To build a free (as in freedom, not free Biryani) computer
running completely on freedom respecting software without any prorpietary binary blobs.
A Libreboot X200s bought from here.
The proprietor of Flashed Tech, Jordan Smith was generous enough to upgrade me to 512 GB SSD for a delay in order
processing. Jordan helped me in building the machine from bottom up, just the way I wanted it.
Also, shipped it through USPS to India. It took weeks to reach India and stayed at the Customs office here.
The Customs officer here in Bangalore was asking me to pay a bribe (indirectly) to release my laptop.
The Customs officer had questions such as -
"Why are you importing a laptop from US when there are plenty available here in India?",
"How do you know Jordan Smith?",
"Why are you paying a 30% custom duty + 18% tax on the already purchased product?",
"Why can't you buy a cheaper machine instead?",
"You look like an honest hardworking person/student to me, why do you pay so much customs to the Government? instead we could settle for something lesser"
It was like an interrogation (obviously, for solicitation). As if I had committed a crime under the Law of the Land,
just to buy a laptop from another country (which everyone is anyway doing when they buy through an Indian shop here).
I did somehow manage (well, I had to pretend that I was recording the conversation and then might make it public. The customs officer felt a little
threatened by that) to get the laptop released by not paying any bribe but, by making legal customs payment with receipt.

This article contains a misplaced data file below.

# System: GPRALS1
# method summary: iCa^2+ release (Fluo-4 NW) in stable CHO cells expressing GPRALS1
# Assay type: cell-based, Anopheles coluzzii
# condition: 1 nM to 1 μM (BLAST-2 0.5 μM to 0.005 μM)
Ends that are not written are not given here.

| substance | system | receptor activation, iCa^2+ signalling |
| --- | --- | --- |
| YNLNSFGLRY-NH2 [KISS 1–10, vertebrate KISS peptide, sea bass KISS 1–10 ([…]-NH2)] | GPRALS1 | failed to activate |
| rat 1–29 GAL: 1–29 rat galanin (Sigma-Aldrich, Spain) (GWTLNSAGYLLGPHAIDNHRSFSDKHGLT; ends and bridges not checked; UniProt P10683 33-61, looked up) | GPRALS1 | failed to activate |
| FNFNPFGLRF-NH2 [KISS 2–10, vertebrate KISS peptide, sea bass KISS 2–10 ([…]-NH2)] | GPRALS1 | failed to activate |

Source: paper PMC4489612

I had to go all the way to the Post office which is about 10 miles away from my place to get this all done.
Also, the parcel wasn't delivered to my home but I had to pick it up directly from the Post office.
It took about a month to reach my hands since I placed the order!
I have been using it for about a year now and it works just fine.
There are other models and vendors too, whom you may buy from.
I use two external displays (Dell
U2412M) with the above machine which are connect to an Ultrabase X200 docking station. Having a
docking station helps in connecting
more number of USB devices, provides for additional battery charging capability, has own speakers, and a SATA drive
bay that could be used for DVD/CD or an additional hard disk.
The in-built LCD display for the Libreboot has been removed completely in the setup I have. It's just the keyboard and the laptop base. Inspiration to do so -
Well, they are hard to find these days. Also, my Libreboot doesn't become a typewriter just by removing the LCD display because it still lacks the paper input.
The essence of the typewriter (to me) lies in its keys and tactile feedback. I felt the Libreboot X200s keyboard reminded me of that vaguely. Therefore, I made a headless (as in laptop without its own display)
unit for laptop,
but with external displays for usage. Going headless makes it less portable, but I chose aesthetics and nostalgia over portability.
These displays are connected to Ultrabase X200 docking station using VGA and Display port cables. One display is in
the other in horizontal mode.
The vertical mode is usually used for running GUI applications and horizontal mode runs an integrated development
Other peripheral devices include a Dell KB216t USB keyboard, an USB mouse and a Logitech C270 HD camera with
microphone. These peripherals are additional to make the system more convenient for usage. They are mere addons except for the camera which is needed for video
conferencing and video recording.
All the peripherals work with free driver softwares and do not need any proprietary binaries to be installed.
Usage of Wired Ethernet to connect to internet using Tor as described in this article.
The commands in the article work well with Trisquel 8. Any application can be made to run over Tor from command line.
I use wired ethernet for networking as it supports 1Gbps bandwidth (instead of wireless).
I use the Mate desktop environment for most of my work.
I also have GNOME which can be selected before logging in.